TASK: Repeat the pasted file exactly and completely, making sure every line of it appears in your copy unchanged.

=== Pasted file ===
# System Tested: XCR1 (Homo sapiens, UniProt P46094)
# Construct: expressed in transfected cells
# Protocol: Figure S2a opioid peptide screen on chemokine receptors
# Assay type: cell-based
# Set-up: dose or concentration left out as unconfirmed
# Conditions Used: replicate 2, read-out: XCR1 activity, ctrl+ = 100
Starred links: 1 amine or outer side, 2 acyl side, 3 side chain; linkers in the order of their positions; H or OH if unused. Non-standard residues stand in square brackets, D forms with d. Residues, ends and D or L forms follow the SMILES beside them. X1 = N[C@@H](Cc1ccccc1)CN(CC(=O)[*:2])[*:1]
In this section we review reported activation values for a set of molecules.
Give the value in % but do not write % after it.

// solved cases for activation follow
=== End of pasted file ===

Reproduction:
# System Tested: XCR1 (Homo sapiens, UniProt P46094)
# Construct: expressed in transfected cells
# Protocol: Figure S2a opioid peptide screen on chemokine receptors
# Assay type: cell-based
# Set-up: dose or concentration left out as unconfirmed
# Conditions Used: replicate 2, read-out: XCR1 activity, ctrl+ = 100
Starred links: 1 amine or outer side, 2 acyl side, 3 side chain; linkers in the order of their positions; H or OH if unused. Non-standard residues stand in square brackets, D forms with d. Residues, ends and D or L forms follow the SMILES beside them. X1 = N[C@@H](Cc1ccccc1)CN(CC(=O)[*:2])[*:1]
In this section we review reported activation values for a set of molecules.
Give the value in % but do not write % after it.

// solved cases for activation follow